Consider the teenager who refuses to do homework or even go to school because he’s so angry that adults are telling him he has to (anger that’s rooted in the feeling that his freedom is being trampled). Consider the young guy who smokes cigarettes, at least at first, not because he likes how it tastes or feels, but because his cool new friends are doing it and it’s a way of saying “F you” to adults.
When people are motivated by rebellion, they’re not as free as they think they are.
Compliance usually isn’t what it seems either.
When people are complying, they haven’t really bought into what’s being imposed on them. It could be any kind of rule, or even an important value or moral principle. If it’s not followed out of free will and because it truly feels right inside, but from fear of punishment, shame, or other disapproval (even from a “voice” inside our own head), then we have not actually made the rule or value our own. We are not freely choosing to do what we’re doing, however good and “right” it is. And we will suffer the consequences of having been dominated into such compliance, even if it has been disguised as “learning.”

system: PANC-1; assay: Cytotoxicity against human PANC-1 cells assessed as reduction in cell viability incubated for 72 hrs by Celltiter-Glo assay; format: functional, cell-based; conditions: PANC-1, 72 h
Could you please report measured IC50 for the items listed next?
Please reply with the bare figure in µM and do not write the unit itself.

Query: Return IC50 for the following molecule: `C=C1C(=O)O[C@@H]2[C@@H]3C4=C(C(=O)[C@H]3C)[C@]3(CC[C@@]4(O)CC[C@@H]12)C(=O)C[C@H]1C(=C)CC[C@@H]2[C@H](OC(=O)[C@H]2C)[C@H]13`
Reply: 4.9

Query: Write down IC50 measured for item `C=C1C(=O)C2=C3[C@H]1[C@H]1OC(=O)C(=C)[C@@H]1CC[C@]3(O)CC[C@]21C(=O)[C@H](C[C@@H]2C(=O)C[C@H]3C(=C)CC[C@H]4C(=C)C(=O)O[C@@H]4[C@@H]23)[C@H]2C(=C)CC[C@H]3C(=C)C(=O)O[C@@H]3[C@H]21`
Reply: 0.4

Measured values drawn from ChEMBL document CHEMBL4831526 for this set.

Many men with histories of abuse in childhood are “doing everything right” on the outside, but feel like total fakes on the inside. Even if other people see them as good and moral, they don’t really feel like it’s true. Usually this isn’t just because sexual, physical and/or emotional abuse has given them the message that they’re a “bad person” who deserves such treatment (though that’s part of it).